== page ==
Editor’s note: The purpose of this series is to write on “Issues in the Church” that either aren’t talked about, ignored entirely, or that we want to contribute to the discussion on. Our goal with this series is to help our readers think through these issues from a biblical worldview with lots of practical gospel-application.
- Joel opened up our series looking at expository preaching: an end goal more than a style.
- Mike Cooper wrote on pastoral hospital visits.
- Dr. Josh Buice answered to important questions about expository preaching.
- Dr. David Schrock wrote on the question, “What is Jesus’s Evangelism Program?”
- Dave wrote on how to care for your pastor.
- Dave wrote on three keys to sermon listening and note-taking.
- Joey Tomlinson wrote about the priority of regularly communing with God.
- Dave wrote on biblical doctrine: the lifeblood of the Christian life.
- Dave wrote on Doctrine: The Fuel for Discipleship.
- Today Dr. Schrock writes on church membership.
In recent years, the human body has been reshaped and sometimes reengineered. Whereas gender was once biologically determined, today society invites children to choose their own gender. And for some, when their body doesn’t match their gender preference, they are invited to trade their parts for new ones.
Fortunately, Christians know that our bodies are not plastic figurines. We believe our bodies gifts from God, even if we might humbly protest their size, shape, or strength. Sadly, the same cannot be said about the body of Christ.
Christians who decry modern manipulations of gender often ignore the manifold ways Christ’s body has been misshapen. By ignoring what Scripture says about the church (a subject known as “ecclesiology”), evangelical churches have willingly retooled, repackaged, and recreated what churches look like—often with mantras like, “we do church differently,” or “we’re not your ordinary church.”
Such sloganeering reminds us how far the church is willing to bend with this principle in place: As long as we don’t change the message, it doesn’t matter how we do church. The problem with such a view is that it fundamentally ignores the Bible, especially how the NT speaks about membership in Christ’s body.
Is Church Membership Biblical?
Created to defend and declare the gospel (1 Tim 3:15), the church must always be willing to evaluate itself by Scripture. If it is true that a church’s life and ministry either displays or distorts the gospel (Eph 3:9–11), we must ask: How does (our) church membership affirm or deny the gospel? If there is no proof text demanding church membership (and their isn’t), why be so dogmatic about it?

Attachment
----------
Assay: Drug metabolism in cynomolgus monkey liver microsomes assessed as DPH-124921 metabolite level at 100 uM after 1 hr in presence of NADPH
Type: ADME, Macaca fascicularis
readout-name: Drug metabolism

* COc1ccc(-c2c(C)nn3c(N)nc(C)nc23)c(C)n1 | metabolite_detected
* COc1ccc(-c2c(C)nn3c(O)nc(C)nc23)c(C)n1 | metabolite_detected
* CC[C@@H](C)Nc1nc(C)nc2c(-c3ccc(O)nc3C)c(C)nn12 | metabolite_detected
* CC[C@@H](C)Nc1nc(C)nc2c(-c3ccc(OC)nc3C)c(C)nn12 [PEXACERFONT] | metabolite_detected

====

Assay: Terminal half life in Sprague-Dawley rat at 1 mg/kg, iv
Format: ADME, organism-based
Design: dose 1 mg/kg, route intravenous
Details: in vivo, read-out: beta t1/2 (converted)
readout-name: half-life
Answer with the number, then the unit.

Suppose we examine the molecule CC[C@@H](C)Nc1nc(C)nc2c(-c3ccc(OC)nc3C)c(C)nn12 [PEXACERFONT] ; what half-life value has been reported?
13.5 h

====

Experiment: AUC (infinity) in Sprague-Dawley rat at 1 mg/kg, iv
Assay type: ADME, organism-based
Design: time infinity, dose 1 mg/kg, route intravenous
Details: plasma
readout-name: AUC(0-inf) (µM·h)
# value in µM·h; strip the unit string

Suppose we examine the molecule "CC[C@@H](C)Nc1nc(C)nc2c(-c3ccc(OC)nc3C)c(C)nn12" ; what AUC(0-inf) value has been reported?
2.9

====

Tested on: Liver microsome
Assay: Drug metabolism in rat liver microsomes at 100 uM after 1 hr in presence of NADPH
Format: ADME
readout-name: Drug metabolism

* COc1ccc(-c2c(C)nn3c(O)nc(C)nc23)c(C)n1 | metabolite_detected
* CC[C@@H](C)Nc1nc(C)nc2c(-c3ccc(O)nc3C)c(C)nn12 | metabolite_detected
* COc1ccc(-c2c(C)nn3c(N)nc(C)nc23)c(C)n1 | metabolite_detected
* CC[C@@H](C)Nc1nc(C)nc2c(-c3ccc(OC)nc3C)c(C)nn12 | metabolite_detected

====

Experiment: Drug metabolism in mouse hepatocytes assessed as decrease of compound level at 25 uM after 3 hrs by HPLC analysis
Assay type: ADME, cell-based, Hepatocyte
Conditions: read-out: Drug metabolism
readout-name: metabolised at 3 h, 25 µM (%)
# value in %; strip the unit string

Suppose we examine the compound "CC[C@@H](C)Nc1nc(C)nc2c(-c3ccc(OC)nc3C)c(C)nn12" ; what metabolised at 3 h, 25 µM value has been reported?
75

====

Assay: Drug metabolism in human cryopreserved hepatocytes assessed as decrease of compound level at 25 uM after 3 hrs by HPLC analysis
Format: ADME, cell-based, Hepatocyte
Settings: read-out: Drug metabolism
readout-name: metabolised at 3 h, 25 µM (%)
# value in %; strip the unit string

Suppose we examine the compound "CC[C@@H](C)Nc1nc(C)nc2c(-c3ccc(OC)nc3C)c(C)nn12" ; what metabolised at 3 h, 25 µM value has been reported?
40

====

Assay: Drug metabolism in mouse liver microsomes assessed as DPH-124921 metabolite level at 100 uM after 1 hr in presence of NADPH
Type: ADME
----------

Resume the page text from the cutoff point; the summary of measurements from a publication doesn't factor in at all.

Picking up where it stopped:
Here’s my answer: the church without membership is like a body without lungs or lymph nodes. And demanding a proof text is like requiring a living body to undergo an EKG to prove they have a heartbeat. How can a body not have such members? How can a member of a living body not be alive? (For a fuller treatment of church membership, see Jonathan Leeman’s illuminating Church Membership).
By analogy, a church is made up of many members (1 Cor 12:12), which is to say, to be alive in Christ is to be united to his body. And while the Bible sometimes speaks of an undefined “universal church,” local church membership is the NT’s ruling presupposition. Nowhere is a Christian described who is not in communion with a local body.
In Acts, the churches counted the number of their members, and after baptism new members were “added” to that number. Likewise, Paul speaks of the “whole church” gathering (1 Cor 14:23) and a “majority” in that same church (2 Cor 2:6)—language implying that churches knew their members (cf. 1 John 2:19).
Even when missionaries like Paul and Barnabas were sent out, the church commissioned them and the missionaries planted churches—they didn’t just win unattached souls. While the apostles were unashamedly Christ-centered, they were equally church-centered. In fact, without an awareness of church membership in the NT, many of their actions make little sense.
How Does Church Membership Display the Gospel?
Now, if church membership is a NT presupposition, it must have a functional purpose. That purpose is to display the gospel of grace.